A woman in Australia used in-virtro fertilization (IVF) to get pregnant, and could not decide what to do with the extra embryos created in the process. She turned to a company which makes jewelry from maternity products, and the company agreed to turn her embryos into a pendant hung around her neck.
“After completing our family, we looked into the donation of our remaining embryos,” Belinda Stafford, a 35-year-old resident of New South Wales, told kidspot. “Donating our embryos wasn’t an option for us and I couldn’t justify the yearly storage fee. I’d heard others had planted them in the garden but we move a lot, so I couldn’t do this.”
“I needed them with me,” Stafford explained. She ordered a heart-shaped pendant from Baby Bee Hummingbirds, a Australian company which turns various maternity products — from breast milk to umbilical chords to placenta, and even ashes and embryos — into keepsake jewelry. Stafford’s pendant includes seven embryos she keeps “close to her heart, always.”
The 35-year-old mother has three children, 4-year-old Lachlan and 21-month-old twins, Charlotte and William. She was able to have these kids through IVF, but had many remaining embryos. Baby Bee Hummingbirds provided a solution to the conundrum of what to do with them.
“Finding this has brought me so much comfort and joy,” the mother declared. “I finally [feel] at peace and my journey complete. My embryos were my babies — frozen in time.”
“When we completed our family, it wasn’t in my heart to destroy them,” Stafford said. “Now they are forever with me in a beautiful keepsake.”
Amy McGlade, founder of Baby Bee Hummingbird, told kidspot that her company started in 2014 and has crafted over 4,000 pieces of jewelry, with 50 made from embryos. These keepsakes can cost between $80 and $600, depending on the piece, and can be shipped worldwide.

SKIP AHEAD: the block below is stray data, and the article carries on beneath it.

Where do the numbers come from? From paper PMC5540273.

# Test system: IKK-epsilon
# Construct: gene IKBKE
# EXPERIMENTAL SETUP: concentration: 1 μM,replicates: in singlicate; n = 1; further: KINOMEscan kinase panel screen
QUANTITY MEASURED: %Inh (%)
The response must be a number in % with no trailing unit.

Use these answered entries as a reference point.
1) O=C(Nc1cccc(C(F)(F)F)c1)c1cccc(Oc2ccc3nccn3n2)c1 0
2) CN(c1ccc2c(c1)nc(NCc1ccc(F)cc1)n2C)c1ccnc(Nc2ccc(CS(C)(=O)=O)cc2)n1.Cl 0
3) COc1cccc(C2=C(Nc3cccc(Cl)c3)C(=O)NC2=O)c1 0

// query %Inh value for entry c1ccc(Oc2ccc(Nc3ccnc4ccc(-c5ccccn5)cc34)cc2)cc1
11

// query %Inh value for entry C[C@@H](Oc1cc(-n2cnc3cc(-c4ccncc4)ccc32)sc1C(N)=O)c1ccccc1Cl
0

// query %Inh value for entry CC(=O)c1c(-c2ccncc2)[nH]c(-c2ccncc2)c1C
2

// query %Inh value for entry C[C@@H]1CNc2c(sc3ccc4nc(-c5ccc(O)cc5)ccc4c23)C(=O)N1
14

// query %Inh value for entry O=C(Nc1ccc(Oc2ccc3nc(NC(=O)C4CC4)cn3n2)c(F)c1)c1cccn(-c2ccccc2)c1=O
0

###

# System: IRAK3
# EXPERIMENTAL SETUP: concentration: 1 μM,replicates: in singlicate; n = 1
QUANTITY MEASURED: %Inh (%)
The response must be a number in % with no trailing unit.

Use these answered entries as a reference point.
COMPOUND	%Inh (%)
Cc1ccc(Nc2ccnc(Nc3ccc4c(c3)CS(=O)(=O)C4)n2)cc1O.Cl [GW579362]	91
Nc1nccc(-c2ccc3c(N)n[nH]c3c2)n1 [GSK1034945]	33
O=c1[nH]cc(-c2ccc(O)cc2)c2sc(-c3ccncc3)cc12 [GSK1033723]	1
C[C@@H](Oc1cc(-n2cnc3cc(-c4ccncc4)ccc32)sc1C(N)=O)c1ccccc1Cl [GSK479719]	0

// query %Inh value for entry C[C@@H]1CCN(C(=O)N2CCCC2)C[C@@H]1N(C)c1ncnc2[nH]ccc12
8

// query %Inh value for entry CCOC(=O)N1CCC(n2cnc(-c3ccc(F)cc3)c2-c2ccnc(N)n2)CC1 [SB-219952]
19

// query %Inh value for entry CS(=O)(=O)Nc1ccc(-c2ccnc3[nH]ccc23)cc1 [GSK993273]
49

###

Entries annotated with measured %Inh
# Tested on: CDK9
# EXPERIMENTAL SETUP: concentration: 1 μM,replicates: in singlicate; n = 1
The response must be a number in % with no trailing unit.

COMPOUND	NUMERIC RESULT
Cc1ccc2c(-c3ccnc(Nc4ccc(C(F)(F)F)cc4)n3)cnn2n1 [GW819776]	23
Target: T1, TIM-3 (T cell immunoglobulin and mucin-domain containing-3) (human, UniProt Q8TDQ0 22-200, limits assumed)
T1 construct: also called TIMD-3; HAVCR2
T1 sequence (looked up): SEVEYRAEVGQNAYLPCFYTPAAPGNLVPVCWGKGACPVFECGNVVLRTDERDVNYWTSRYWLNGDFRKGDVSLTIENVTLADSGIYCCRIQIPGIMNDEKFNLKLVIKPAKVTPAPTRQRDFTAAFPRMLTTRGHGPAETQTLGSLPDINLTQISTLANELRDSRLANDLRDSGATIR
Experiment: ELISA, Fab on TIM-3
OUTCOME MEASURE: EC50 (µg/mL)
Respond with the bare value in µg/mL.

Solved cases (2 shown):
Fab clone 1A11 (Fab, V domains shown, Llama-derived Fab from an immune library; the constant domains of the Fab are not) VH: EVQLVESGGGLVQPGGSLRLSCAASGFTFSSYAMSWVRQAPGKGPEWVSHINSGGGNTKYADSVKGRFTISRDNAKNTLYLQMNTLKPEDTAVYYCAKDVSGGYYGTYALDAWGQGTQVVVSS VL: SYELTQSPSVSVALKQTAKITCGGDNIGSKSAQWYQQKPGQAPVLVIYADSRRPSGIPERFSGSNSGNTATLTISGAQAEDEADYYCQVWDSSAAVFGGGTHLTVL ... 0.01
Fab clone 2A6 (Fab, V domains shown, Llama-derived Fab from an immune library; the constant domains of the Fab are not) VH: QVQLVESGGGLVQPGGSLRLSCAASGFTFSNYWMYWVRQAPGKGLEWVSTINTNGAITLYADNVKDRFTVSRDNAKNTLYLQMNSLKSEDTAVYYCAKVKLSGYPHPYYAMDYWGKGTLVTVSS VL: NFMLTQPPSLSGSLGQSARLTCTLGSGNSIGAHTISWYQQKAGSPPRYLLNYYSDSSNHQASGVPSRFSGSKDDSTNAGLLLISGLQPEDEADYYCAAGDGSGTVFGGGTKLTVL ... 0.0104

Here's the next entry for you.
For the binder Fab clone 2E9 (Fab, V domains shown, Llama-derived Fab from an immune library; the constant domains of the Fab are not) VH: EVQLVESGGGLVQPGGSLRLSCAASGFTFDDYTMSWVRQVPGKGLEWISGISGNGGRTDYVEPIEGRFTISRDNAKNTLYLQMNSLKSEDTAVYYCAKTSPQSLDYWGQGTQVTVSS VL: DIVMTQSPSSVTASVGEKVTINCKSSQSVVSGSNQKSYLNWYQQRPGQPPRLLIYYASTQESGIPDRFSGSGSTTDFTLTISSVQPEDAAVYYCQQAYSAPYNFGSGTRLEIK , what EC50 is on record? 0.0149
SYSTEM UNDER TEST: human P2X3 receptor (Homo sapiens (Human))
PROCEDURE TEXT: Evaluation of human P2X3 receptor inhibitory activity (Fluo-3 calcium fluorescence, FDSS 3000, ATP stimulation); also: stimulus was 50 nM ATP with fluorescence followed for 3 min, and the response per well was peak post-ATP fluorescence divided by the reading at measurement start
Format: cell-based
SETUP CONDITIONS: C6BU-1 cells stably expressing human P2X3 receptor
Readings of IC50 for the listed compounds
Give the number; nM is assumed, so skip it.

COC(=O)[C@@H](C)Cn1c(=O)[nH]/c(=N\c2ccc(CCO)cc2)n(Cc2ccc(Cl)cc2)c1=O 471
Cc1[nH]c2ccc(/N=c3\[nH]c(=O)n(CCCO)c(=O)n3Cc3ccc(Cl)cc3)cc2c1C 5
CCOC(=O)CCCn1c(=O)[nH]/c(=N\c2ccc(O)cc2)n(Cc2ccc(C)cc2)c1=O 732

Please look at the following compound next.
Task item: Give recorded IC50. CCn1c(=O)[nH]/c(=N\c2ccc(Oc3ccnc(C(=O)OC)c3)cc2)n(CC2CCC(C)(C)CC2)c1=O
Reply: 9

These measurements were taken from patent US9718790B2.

“I don’t believe there is any other business in the world that creates jewellry [sic] from human embryos, and I firmly believe that we are pioneering the way in this sacred art, and opening the possibilities to families around the world,” McGlade, who has been a midwife for 10 years, told kidspot.
She explained that families send her company “embryo straws” which the company preserves and cremates, creating “embryo ash.”
“We are experts in preserving DNA so that it can be set in a jeweller’s grade resin,” McGlade said. “We knew the costs of storage are huge, and donation isn’t always [a] possible or wanted solution. The families we craft for are very educated, loving people who are aware of the options. We are giving them another option.”
The embryo artist explained what she meant by saying this is a “sacred art”: “It’s special because the embryos often signifying the end of a journey, and we are providing a beautiful and meaningful way to gently close the door.”
“What [could be] a better way to celebrate your most treasured gift, your child, than through jewellery?” McGlade asked. “It’s about the everlasting tangible keepsake of a loved one that you can have forever.”